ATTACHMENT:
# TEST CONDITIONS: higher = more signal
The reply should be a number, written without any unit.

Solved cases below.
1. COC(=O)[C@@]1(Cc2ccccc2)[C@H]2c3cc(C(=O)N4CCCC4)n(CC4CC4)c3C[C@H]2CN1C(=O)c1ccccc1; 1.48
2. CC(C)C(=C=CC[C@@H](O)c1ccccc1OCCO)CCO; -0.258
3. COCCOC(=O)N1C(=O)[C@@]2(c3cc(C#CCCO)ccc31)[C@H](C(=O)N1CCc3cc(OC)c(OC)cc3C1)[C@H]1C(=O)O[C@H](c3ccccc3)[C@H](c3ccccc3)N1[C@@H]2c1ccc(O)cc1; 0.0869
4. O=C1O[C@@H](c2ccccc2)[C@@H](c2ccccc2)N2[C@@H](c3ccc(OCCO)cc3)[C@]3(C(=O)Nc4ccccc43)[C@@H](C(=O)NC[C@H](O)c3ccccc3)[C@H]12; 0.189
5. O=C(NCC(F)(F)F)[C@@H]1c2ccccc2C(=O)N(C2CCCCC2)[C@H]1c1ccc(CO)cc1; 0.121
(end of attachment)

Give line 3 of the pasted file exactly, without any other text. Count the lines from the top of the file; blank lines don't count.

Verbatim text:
Solved cases below.